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Canadian Pacific: Creating a Brand, Building a Nation

An unprecedented look at Canada's history: How advertising shaped the country's image

The history of Canada is inseparable from the history of Canadian Pacific. The company's advertising and publicity strategies and their influence on the country's perception can be regarded as a very early example of the concept of nation branding. The deep interdependence between a private company's economic and strategic interests and a newly formed nation's identity makes this arrangement unique.

Canadian Pacific not only built the nation's first transcontinental railway, a prerequisite for Canada's political unification in the 19th century; it quickly expanded to become the world's largest transportation conglomerate that for many decades formed the backbone for Canada's economic development. Efficient railroad and global shipping services were complemented by numerous activities that attracted immigrants and tourists to Canada, including the famous landmark hotels designed in what is now referred to as Canadian Chateaux Style: Chateaux Frontenac, The Banff Springs Hotel, Chateaux Lake Louise, and many others. A distinct Canadian national identity was still in its infancy in the 19th century, and various stereotypes linked with Canada today are the direct result of decisions made by the designers and artists whose work is portrayed in the book and by Canadian Pacific's executives. In the context of these identity building processes the book showcases the significance of commercial art and advertising pointing far beyond their trivial function as promoters of a commodity or service.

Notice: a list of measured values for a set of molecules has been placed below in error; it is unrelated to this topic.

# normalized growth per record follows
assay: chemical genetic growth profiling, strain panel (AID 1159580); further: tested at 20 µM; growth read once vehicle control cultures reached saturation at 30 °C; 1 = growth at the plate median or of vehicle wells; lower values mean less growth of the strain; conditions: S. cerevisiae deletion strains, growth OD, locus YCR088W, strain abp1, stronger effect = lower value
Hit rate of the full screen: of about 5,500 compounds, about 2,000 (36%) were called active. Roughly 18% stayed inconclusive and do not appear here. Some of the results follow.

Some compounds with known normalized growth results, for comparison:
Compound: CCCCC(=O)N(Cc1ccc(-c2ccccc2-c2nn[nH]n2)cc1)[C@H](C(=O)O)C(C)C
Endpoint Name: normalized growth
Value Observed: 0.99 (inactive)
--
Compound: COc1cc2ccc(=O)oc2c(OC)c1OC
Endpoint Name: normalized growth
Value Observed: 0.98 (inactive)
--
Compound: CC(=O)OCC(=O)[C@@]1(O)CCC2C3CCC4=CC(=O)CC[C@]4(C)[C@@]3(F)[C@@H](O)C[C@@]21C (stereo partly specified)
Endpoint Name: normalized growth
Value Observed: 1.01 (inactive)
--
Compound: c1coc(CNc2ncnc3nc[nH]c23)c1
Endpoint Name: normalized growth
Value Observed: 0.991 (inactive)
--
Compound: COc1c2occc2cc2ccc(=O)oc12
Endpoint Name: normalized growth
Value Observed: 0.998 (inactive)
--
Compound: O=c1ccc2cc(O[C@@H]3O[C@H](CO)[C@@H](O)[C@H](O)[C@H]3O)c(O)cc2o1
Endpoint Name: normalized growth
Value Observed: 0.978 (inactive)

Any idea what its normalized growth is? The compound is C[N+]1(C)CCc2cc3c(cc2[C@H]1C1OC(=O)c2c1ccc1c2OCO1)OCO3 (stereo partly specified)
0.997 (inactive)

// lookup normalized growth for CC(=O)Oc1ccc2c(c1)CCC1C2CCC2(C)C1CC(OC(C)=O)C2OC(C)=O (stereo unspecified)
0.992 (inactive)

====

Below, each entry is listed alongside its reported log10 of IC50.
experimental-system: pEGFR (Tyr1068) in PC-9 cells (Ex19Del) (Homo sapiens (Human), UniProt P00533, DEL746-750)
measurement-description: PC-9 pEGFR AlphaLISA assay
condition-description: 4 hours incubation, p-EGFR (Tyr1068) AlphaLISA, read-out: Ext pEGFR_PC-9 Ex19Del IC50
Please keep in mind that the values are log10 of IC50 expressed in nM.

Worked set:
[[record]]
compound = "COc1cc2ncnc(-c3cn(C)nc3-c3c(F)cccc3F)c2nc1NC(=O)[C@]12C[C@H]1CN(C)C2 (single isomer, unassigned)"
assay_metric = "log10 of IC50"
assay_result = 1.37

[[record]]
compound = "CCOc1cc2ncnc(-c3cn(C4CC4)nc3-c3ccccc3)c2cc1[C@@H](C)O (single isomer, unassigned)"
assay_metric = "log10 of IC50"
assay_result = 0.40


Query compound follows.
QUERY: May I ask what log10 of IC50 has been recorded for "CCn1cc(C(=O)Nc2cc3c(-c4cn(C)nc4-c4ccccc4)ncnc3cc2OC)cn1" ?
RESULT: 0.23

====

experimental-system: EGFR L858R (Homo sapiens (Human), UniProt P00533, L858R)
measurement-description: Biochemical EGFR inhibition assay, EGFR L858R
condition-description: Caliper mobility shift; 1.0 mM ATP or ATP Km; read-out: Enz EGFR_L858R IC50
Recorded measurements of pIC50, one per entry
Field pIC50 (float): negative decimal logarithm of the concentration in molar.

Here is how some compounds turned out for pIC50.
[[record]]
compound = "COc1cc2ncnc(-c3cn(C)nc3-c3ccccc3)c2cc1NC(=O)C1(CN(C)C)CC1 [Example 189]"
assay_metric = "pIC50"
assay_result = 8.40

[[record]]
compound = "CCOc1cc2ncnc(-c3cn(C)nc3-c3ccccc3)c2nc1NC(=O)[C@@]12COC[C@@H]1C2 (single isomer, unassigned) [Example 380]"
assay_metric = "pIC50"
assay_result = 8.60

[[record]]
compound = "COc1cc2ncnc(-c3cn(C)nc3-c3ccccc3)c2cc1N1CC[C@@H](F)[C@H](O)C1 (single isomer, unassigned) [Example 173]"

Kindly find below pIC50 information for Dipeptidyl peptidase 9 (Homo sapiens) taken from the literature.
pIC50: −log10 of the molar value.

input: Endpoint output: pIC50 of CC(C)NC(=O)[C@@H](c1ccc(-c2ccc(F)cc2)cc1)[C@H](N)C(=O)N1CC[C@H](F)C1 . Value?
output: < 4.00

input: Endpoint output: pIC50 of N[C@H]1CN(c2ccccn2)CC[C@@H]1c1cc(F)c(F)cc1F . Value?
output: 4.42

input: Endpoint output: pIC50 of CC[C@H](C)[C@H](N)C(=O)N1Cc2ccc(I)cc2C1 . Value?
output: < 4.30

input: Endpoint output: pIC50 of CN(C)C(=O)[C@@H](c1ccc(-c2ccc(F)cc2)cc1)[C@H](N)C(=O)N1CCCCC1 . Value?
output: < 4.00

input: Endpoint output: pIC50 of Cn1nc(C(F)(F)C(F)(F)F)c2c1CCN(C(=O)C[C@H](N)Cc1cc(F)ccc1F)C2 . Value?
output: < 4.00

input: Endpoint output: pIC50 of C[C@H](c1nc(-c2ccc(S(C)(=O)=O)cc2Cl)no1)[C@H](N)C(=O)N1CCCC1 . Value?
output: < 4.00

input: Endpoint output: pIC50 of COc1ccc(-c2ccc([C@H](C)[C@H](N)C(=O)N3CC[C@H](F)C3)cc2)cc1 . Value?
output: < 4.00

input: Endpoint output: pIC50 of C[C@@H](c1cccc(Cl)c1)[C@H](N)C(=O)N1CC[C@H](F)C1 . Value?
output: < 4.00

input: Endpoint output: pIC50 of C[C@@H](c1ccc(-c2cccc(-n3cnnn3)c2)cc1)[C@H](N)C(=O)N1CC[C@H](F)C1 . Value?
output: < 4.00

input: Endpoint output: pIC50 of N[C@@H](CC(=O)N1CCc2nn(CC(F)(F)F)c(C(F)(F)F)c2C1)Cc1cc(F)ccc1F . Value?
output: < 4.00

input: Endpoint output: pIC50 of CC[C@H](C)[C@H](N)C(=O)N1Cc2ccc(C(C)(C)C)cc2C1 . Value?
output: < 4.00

Title: Canadian Pacific: Creating a Brand, Building a Nation
Authors: Marc H. Choko, M. C. Huhne
Publisher: Callisto Publishers
Theme: Canadian art
Format: Hardcover
Pages: 384
Dimensions: 23 x 31 cm 
Language: English
Release date: November 2015 
ISBN: 9783981655049

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